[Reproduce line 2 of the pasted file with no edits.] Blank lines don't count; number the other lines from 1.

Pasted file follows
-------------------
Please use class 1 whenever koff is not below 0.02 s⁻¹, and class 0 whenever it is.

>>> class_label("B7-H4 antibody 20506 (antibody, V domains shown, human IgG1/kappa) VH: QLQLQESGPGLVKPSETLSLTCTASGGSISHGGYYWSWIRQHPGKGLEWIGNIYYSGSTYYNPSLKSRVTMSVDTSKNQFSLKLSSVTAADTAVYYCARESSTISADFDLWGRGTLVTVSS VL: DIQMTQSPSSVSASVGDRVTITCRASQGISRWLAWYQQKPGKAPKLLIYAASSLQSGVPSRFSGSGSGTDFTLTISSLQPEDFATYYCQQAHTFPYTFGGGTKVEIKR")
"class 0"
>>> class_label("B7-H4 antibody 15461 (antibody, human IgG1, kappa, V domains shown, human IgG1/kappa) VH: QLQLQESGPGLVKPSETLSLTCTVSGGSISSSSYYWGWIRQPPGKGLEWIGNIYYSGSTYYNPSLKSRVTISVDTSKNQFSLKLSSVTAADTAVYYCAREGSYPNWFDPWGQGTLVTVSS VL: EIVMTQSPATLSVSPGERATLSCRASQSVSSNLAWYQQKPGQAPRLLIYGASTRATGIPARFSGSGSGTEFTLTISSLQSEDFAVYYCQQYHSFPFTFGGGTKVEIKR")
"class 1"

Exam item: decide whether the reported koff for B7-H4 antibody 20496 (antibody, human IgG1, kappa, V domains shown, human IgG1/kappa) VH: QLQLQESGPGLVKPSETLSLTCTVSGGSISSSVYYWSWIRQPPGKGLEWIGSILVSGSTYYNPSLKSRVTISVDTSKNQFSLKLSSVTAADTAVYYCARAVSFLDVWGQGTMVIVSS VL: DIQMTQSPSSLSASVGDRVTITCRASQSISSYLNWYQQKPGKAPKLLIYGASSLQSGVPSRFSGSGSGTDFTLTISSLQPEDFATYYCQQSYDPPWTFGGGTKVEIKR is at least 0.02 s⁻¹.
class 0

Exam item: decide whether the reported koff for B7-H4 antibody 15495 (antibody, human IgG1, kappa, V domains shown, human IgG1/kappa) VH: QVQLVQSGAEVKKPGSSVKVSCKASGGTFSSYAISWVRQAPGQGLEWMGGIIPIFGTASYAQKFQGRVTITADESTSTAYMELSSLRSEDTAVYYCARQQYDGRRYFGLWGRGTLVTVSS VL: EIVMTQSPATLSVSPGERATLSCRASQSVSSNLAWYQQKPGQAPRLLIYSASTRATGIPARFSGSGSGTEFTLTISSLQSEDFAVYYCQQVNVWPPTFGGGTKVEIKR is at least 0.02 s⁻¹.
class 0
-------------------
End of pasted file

>>> class_label("B7-H4 antibody 20506 (antibody, V domains shown, human IgG1/kappa) VH: QLQLQESGPGLVKPSETLSLTCTASGGSISHGGYYWSWIRQHPGKGLEWIGNIYYSGSTYYNPSLKSRVTMSVDTSKNQFSLKLSSVTAADTAVYYCARESSTISADFDLWGRGTLVTVSS VL: DIQMTQSPSSVSASVGDRVTITCRASQGISRWLAWYQQKPGKAPKLLIYAASSLQSGVPSRFSGSGSGTDFTLTISSLQPEDFATYYCQQAHTFPYTFGGGTKVEIKR")